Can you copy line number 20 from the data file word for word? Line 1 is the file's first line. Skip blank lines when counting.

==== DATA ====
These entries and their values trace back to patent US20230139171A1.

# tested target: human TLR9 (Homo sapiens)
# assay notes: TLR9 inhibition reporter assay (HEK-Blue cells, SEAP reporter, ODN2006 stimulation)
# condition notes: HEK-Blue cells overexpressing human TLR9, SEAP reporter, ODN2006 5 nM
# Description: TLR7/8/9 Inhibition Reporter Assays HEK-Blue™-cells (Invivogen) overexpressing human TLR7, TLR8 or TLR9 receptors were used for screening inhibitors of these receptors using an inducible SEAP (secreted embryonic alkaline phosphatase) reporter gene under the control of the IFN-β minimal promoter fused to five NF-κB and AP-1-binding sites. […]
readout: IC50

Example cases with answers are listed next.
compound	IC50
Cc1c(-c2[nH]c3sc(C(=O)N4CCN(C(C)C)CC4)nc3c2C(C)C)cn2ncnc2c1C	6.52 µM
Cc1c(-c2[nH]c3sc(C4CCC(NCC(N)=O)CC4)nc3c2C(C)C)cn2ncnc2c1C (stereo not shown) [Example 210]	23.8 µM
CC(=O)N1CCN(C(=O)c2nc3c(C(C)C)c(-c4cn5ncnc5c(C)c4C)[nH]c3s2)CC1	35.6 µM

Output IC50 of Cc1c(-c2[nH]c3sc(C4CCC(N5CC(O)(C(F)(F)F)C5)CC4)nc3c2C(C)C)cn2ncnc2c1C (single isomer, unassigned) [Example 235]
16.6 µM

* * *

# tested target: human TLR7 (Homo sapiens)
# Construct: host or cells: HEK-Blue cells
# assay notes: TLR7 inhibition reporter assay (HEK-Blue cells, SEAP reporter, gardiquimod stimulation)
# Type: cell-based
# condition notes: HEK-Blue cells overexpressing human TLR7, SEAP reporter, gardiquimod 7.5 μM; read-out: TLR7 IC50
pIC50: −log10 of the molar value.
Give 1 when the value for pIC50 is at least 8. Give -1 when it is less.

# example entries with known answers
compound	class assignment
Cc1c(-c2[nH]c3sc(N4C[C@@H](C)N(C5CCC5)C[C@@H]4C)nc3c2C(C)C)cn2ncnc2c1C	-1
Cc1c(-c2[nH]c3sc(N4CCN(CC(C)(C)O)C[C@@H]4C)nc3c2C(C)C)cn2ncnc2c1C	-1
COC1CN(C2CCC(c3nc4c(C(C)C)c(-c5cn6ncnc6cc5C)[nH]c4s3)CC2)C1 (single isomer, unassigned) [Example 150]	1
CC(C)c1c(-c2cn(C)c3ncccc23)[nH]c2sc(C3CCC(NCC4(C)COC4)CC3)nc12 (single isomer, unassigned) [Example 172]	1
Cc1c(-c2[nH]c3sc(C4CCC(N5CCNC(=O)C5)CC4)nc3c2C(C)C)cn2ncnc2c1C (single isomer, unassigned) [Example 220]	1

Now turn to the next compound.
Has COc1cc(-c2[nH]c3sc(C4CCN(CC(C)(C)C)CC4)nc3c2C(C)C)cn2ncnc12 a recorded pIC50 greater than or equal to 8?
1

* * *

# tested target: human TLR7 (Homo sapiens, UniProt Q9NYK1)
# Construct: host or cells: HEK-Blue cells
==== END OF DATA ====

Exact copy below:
pIC50: −log10 of the molar value.